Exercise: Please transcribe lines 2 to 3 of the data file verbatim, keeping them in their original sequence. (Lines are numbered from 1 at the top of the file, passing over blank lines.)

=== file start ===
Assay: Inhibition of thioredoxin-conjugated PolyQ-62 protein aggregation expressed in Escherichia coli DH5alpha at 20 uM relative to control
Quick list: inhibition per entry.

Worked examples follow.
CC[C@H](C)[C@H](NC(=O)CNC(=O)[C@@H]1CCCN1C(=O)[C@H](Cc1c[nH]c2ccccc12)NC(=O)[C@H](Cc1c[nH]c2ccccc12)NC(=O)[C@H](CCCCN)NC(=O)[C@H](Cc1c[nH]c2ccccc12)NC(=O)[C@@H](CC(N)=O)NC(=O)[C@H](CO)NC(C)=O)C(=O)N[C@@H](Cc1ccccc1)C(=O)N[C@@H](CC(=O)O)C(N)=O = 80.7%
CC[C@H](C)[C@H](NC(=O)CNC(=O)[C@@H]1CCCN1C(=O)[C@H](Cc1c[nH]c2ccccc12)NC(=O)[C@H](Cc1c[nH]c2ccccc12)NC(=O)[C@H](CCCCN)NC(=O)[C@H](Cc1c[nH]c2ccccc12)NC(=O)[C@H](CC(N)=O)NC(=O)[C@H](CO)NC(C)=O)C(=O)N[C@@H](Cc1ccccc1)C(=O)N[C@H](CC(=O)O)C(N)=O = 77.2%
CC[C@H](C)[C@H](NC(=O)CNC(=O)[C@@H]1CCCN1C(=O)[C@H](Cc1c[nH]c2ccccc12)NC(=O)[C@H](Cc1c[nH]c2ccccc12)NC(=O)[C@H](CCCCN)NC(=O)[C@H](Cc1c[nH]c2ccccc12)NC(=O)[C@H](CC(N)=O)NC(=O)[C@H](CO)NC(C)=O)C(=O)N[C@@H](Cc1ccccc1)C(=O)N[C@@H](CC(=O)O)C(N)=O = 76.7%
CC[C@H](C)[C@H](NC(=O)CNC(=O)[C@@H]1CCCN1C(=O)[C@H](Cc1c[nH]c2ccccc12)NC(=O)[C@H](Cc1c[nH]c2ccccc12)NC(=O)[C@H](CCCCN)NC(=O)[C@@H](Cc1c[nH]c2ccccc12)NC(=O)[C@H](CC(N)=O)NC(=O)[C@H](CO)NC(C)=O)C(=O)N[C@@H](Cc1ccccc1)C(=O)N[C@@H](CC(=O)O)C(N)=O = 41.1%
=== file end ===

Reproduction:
Quick list: inhibition per entry.

Worked examples follow.